One of the (many) thorny decisions you’ll face when buying a home is when to lock your mortgage rate. What if you lock it in now and rates go down? Or, if you don’t lock today — and rates go up? Gah!
Ordinarily, you’ll encounter those choices once you’ve got a contract on a house and are slogging through the final phases of the mortgage approval. But Quicken Loans offers a RateShield Approval, which allows home buyers to lock in an interest rate while they’re still shopping for a house to buy.
And if rates go down?
"At the point where they sign a purchase agreement ... if interest rates have gone down, we're going to offer you that lower rate," Joel Gurman, a Quicken Loans executive vice president, tells NerdWallet.
Too good to be true? Not really. It’s a version of a mortgage rate "float down." A float down allows you to lock your interest rate but have the option to obtain a lower rate if one becomes available. Lenders may charge for this option — a few hundred dollars or so — but it’s often built into the origination fee.
An early interest rate float down
Traditional float down options usually happen later in the loan process. Here’s how a float down typically works:
You apply for preapprovals from a few lenders.
You sign a contract on a house.
Choose the lender with the best pricing and then lock your rate.
And with a regular float down option on that rate lock, if rates go down before you close the loan, you can "float down" to that lower rate.
The Quicken Loans RateShield is much the same, but happens earlier:
You apply for a RateShield loan approval with Quicken Loans.
Your interest rate is locked for up to 90 days while you shop for a house.
Once you submit a purchase agreement on a house, you have an option to float down your interest rate, snagging a lower rate if one is available.
That rate is locked for another 40 to 60 days until closing.
How RateShield differs: It’s a preapproval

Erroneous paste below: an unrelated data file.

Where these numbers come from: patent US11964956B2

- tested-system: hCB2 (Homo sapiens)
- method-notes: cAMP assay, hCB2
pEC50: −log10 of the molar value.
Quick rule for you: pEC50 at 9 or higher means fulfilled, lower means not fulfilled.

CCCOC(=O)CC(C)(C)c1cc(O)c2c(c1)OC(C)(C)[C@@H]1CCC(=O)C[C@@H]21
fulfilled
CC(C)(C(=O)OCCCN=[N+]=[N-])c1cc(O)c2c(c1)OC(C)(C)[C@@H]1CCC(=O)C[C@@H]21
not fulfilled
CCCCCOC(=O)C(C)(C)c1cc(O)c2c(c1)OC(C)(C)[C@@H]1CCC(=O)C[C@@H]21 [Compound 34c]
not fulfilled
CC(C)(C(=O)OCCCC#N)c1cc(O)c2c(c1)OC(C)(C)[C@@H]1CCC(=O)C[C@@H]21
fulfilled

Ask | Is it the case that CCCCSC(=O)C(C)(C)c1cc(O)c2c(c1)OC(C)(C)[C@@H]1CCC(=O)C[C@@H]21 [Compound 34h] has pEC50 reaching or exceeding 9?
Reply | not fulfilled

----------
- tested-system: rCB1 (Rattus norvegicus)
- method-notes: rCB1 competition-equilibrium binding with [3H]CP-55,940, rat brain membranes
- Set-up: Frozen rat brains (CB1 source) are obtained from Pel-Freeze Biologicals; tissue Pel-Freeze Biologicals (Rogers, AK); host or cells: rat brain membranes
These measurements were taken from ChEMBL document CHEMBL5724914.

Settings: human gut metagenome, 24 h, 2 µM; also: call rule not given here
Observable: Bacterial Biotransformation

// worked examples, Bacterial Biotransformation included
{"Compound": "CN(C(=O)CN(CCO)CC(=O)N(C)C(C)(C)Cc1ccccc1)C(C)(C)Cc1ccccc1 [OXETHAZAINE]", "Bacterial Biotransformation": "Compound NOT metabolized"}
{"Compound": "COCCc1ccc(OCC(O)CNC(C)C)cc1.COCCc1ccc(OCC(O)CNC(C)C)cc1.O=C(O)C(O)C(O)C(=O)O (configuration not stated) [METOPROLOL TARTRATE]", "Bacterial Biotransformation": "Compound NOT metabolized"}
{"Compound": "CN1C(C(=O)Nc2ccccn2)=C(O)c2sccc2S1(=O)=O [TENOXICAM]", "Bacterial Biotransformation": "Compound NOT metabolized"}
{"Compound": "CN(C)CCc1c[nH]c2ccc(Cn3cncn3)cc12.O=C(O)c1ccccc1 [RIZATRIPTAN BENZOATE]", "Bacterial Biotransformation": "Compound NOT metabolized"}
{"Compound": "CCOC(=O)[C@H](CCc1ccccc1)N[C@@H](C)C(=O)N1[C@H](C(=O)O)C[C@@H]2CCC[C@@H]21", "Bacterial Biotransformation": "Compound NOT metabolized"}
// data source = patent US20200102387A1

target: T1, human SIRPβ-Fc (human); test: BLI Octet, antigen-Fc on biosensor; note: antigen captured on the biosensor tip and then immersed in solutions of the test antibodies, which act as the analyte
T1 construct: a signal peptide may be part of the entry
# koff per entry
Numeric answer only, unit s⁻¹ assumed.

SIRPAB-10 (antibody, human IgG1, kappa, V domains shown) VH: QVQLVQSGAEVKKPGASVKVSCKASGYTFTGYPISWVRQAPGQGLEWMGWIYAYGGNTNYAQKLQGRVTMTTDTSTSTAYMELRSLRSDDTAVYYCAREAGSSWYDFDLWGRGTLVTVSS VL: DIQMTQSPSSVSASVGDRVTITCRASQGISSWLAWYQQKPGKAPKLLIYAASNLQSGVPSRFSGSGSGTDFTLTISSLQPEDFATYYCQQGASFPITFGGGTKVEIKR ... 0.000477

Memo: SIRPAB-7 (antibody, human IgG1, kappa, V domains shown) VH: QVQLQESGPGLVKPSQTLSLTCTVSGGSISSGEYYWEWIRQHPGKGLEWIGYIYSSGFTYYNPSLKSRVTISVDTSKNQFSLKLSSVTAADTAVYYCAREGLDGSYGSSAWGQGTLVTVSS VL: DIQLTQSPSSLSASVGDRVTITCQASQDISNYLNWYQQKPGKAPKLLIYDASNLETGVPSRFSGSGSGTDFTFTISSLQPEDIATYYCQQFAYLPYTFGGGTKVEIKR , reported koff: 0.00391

Getting the RateShield float down option requires more than getting just an initial pre-qualification, which is little more than a "Yes, we'll probably do your loan." Quicken Loans is digging deeper from the very beginning of the loan process with a full-blown preapproval.
"We do a 'verified approval,'" Gurman says. "We underwrite and review their income, their assets and their credit. So, while they're in that [home search] process, we've underwritten three of the four pieces that will get a home closed. The fourth piece being obviously the property."
When a purchase agreement is in hand, all Quicken Loans has left to do is get an appraisal, do the title work and wrap up the rest of the loan details.
"The vast majority of the heavy lifting has been done," Gurman says. That means the loan can typically close faster, he adds.
There is no additional fee for the RateShield preapproval; it's built into the loan origination fee.
You can shop for other lock-or-lower options
With a Quicken Loans preapproval in hand — and that RateShield peace of mind — you might feel like you don't have to comparison shop other lenders. We know it’s hard, but try to shop at least a couple of others — and get a full-fledged preapproval from them, too. Making sure you’re getting the best interest rate and terms you qualify for can save you thousands of dollars over time.
And ask those other lenders if they offer float down rate locks. In fact, we’ve found at least one other lender with an early rate lock similar to Quicken Loans'. PrimeLending’s Lock & Shop program allows borrowers up to 45 days to find a property and another 30 days to close, with a float down option, too.
Whether you lock or lower your rate early in the loan process or late is not nearly as important as getting the best deal possible on that long-term, you’re-paying-interest-for-decades home loan.
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